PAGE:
As rates rise, investment managers have the flexibility to lower duration versus the Agg to mitigate declining bond prices. Depending on the fund’s objective, managers may have the flexibility to upgrade credit quality, increase liquidity profile and capture yield by allocating to other sectors of the fixed income market.  

Enhanced returns

Active fixed income management has shown its ability to deliver excess returns net of fees – a fact that may surprise some staunch advocates of passive investing in equities. Within each of the two largest bond fund categories – core bond and core-plus bond – the average active fund outperformed the Agg as well as the average passive core bond fund over various economic cycles.

In addition, not only do active fixed income managers outperform their passive peers net of fees, over the long term, they have also outperformed on a risk-adjusted basis.

Increased liquidity

An added benefit of active fixed income ETFs is that they provide enhanced access to liquidity. Unlike actively managed mutual funds, ETFs trade in the secondary market, giving investors the ability to buy and sell throughout the day. In addition, by virtue of this trading, the ETF vehicle provides investors with real-time price discovery on the value of their portfolios, allowing investors to see how their risk profiles may be changing.

The diversity of the investor base for active fixed income ETFs also supports the liquidity of the product: Not all owners of an ETF are sellers at the same time. Investors can gain exposure to active fixed income ETFs through long and short positions or by buying and selling options, all of which help reinforce the liquidity of the ETF market.

Why active fixed income in an ETF wrapper?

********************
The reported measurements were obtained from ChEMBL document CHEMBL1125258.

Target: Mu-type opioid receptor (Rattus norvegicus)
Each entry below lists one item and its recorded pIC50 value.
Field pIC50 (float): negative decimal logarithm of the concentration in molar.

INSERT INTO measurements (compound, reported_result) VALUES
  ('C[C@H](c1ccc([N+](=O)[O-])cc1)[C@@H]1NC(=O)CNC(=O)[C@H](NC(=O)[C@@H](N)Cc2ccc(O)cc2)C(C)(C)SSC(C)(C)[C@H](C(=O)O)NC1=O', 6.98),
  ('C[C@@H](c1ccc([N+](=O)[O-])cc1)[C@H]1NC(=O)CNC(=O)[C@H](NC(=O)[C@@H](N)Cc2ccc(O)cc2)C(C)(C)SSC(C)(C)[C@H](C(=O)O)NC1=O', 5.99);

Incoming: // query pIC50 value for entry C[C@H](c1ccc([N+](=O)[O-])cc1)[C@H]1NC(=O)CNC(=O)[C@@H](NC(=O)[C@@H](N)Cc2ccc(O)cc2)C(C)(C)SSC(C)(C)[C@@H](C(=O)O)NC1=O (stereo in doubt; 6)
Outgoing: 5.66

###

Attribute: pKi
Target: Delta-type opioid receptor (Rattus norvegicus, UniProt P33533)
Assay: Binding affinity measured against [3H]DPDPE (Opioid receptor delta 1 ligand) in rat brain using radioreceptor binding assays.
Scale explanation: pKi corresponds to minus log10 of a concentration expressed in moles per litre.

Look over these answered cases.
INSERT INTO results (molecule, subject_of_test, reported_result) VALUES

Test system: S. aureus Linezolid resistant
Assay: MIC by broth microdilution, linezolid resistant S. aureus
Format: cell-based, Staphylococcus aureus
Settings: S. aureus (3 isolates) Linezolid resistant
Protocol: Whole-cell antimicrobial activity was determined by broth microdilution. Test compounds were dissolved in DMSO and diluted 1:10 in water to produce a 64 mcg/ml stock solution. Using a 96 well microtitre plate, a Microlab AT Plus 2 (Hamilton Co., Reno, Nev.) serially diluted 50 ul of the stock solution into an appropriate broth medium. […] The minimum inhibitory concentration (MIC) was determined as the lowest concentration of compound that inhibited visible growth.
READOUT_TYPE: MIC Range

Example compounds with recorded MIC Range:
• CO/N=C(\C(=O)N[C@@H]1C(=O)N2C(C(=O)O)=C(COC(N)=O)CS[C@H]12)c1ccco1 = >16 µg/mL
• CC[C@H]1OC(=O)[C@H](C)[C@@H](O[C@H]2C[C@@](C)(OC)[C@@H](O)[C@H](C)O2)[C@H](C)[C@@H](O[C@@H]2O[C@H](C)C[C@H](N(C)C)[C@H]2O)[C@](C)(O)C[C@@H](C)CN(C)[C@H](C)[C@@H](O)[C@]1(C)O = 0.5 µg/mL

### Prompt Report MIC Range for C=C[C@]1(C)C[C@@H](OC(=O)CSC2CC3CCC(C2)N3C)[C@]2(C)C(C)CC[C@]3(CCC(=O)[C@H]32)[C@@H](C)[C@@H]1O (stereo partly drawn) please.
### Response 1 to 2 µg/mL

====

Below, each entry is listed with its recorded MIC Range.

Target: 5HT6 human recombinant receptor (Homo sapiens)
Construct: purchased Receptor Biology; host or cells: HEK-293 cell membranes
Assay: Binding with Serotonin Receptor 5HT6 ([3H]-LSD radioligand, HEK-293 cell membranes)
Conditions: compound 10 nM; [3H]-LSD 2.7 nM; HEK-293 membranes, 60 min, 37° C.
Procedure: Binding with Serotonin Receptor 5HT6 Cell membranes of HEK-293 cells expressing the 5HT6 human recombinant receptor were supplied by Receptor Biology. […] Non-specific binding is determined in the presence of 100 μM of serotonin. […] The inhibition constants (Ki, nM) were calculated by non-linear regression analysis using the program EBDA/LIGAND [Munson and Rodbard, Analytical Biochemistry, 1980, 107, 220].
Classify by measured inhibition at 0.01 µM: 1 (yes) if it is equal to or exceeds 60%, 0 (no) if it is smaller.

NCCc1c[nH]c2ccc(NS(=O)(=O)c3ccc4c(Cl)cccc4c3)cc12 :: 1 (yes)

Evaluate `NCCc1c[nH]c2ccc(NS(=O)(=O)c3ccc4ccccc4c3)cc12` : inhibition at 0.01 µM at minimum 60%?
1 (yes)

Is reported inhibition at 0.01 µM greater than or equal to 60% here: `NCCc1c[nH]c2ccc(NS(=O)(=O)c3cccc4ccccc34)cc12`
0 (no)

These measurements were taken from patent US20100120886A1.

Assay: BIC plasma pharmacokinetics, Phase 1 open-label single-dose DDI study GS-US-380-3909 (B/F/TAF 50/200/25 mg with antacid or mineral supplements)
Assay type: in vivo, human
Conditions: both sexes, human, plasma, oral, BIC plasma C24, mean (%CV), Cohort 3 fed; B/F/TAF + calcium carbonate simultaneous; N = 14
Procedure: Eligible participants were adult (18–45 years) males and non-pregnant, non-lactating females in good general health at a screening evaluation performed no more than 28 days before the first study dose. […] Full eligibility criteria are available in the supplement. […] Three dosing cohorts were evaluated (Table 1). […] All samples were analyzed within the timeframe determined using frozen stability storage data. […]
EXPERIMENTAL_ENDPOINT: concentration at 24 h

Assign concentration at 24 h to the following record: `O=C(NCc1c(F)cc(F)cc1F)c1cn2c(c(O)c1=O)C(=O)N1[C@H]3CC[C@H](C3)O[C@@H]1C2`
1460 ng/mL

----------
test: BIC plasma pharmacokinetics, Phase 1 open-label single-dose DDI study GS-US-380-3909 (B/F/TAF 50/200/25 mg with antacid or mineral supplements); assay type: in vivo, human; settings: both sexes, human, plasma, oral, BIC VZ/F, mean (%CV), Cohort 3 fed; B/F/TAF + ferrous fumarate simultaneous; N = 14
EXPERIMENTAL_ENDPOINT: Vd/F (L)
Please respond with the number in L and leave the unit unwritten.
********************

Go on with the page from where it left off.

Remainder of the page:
For investors utilizing an ETF to access active fixed income, the benefits could be far-reaching. The unique mechanics of ETFs have the potential to revolutionize the delivery of active fixed income strategies. Investors stand to profit from daily transparency into fund portfolios, lower overall management fees and reduced cash drag. Exchange trading provides investors with enhanced price discovery and greater intraday liquidity – a material benefit in times of market stress.

Building stronger portfolios

With the crosscurrents of volatile rates and the possibility of persistently higher inflation combined with a slowing economy, active fixed income managers continue to see ample opportunities to enhance portfolio returns and mitigate risks.

ETF investors have the freedom to choose from an expanding array of active approaches as they become more readily available – including core strategies that provide diversification to broad equity exposures, complementary strategies that reduce overall portfolio risk and sector strategies that enhance income and total return.

Designed as building blocks for constructing stronger, more cost-effective portfolios, active ETFs hold the potential to transform the future of fixed income investing.